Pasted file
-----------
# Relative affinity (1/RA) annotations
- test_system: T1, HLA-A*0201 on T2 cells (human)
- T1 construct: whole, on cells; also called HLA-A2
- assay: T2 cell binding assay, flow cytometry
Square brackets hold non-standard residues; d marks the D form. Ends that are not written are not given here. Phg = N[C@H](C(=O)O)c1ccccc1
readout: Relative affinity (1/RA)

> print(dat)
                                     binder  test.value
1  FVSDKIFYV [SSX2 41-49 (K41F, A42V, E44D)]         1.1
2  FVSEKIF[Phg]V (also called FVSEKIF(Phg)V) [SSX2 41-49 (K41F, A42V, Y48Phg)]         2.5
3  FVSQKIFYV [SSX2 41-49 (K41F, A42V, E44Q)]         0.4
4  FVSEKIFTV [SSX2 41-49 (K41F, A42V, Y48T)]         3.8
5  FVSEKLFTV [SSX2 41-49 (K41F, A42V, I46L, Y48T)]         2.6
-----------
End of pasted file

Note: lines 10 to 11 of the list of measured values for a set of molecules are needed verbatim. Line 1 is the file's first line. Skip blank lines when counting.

2  FVSEKIF[Phg]V (also called FVSEKIF(Phg)V) [SSX2 41-49 (K41F, A42V, Y48Phg)]         2.5
3  FVSQKIFYV [SSX2 41-49 (K41F, A42V, E44Q)]         0.4